Don’t fret if you can only see bones at a distance. There’s still plenty of good eating on that carcass. If you’re lucky, you’ll find large pieces of flesh still attached to spots like the skull, legs, and ribs. Those are easy enough to slice off with a handy stone tool – never leave home with out some cutlery in hand – but you’re more likely to find some smaller morsels. Some hominins look down their noses and call these “scraps”, but that’s just negativity. If you can pinch a piece of horse or antelope flesh between your thumb and forefinger, that’s big enough to give you a juicy mouthful.

Consider this: even a horse leg with 10% of the original amount of meat left on it still yields 2-4 pounds of flesh. And if the same is true of the rest of the skeleton, well, you’re looking at between 2,000 and 6,000 calories of protein! Even the lower range is enough to fulfill the caloric needs of at least one of your clever Homo erectus for an entire day. And that’s not even considering the marrow held inside those bones!

Don’t believe those uber-macho hominins who say you need to run leopards and hyenas off kills in order to enjoy a steak dinner. Natural selection will likely see them off sooner rather than later. If you’re patient and don’t mind a little cat saliva, you can have a meaty “cheat day” meal to mix up the routine of tubers and water plants.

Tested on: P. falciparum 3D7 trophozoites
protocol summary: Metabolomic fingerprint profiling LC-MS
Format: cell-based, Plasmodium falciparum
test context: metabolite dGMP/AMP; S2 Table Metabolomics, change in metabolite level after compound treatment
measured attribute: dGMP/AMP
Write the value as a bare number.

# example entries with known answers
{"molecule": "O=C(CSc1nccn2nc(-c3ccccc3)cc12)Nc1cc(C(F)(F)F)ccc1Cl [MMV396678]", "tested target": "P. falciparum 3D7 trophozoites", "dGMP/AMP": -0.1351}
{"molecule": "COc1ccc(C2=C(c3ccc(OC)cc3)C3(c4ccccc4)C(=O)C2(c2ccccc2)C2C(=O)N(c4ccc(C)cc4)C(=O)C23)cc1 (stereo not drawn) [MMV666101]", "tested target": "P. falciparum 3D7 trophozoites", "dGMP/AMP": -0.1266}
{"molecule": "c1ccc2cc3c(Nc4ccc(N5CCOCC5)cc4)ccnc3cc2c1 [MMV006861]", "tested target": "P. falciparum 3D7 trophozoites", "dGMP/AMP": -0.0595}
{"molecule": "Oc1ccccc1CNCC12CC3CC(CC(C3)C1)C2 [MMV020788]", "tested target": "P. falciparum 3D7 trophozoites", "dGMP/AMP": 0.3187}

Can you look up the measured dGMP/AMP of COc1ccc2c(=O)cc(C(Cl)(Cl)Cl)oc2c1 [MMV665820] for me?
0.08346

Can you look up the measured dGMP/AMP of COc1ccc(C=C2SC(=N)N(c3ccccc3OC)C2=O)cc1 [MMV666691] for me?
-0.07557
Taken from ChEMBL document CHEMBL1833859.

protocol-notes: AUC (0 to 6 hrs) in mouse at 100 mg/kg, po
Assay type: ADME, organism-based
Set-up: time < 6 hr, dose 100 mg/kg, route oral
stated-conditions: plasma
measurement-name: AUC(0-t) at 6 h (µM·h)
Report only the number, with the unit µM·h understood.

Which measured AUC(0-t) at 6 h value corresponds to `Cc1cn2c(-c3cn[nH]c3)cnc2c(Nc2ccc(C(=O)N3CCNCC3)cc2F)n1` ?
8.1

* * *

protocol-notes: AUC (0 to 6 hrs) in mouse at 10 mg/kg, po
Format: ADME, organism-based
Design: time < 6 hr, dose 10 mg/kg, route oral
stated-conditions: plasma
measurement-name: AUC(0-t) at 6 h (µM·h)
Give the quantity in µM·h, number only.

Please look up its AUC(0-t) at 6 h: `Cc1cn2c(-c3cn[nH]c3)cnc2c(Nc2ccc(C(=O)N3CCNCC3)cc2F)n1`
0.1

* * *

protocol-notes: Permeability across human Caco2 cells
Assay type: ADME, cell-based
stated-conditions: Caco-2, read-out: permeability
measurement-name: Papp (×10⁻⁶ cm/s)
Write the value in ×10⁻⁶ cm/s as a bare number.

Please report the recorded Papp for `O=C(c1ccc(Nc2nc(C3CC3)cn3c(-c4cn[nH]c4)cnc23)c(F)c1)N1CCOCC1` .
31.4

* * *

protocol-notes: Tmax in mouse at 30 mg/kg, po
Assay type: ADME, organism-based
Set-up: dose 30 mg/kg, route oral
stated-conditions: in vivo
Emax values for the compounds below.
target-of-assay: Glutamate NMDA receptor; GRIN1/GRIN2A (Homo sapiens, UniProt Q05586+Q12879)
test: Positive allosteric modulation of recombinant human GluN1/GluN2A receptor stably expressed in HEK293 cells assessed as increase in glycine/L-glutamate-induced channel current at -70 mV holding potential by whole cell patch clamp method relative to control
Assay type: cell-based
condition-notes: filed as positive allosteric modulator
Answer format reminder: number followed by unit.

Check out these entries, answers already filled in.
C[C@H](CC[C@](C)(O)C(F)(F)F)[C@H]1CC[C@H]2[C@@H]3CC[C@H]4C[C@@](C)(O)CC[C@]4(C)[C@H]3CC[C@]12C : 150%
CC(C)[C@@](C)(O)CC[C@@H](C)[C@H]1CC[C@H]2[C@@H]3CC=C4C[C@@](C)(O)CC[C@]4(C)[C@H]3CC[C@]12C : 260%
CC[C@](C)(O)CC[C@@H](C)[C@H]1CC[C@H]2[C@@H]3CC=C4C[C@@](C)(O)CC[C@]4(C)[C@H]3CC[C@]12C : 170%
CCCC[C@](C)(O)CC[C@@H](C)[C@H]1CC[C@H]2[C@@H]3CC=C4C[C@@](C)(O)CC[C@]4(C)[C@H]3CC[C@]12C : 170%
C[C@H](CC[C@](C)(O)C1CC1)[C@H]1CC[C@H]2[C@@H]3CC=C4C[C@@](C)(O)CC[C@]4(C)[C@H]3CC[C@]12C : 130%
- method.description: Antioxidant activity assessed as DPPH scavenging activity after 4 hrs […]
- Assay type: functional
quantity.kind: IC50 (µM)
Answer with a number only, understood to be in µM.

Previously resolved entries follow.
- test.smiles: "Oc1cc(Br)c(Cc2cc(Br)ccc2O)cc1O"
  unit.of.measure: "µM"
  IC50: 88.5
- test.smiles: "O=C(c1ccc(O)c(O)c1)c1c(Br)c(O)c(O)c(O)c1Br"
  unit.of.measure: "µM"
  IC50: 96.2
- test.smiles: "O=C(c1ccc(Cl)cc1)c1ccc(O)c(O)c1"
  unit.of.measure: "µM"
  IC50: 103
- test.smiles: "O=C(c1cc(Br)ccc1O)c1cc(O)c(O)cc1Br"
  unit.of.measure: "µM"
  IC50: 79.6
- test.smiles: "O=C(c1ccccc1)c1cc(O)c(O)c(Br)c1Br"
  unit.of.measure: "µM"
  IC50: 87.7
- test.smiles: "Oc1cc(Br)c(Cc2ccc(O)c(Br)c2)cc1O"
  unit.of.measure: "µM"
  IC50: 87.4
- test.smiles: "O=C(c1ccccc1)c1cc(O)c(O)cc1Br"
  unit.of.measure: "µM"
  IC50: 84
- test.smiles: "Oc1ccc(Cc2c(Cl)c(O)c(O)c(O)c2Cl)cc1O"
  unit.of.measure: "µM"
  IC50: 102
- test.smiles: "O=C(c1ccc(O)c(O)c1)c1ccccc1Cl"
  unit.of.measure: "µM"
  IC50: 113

This post is based on a new Journal of Human Evolution paper by National Museum of Natural History anthropologist Briana Pobiner. Read her paper for fully fleshed-out details of how she determined how much meat some lions leave behind and what this means for the menu of our Plio-Pleistocene forebears. Top photo from here.


Pobiner, B. 2015. New actualistic data on the ecology and energetics of hominin scavenging opportunities. Journal of Human Evolution. doi: 10.1016/j.jhevol.2014.06.020

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What tree-climbing pygmies tell us about foot evolution

At some point in human history, our ancestors descended from the trees and started walking permanently on two legs. In the process, our feet evolved from the grasping appendages of other apes into sturdy levers. We lost an opposable big toe, our ankles became stiffer, and our bones formed an arch that runs from our ankle to our toes. We sacrificed the ability to grip in return for a springy, shock-absorbent step.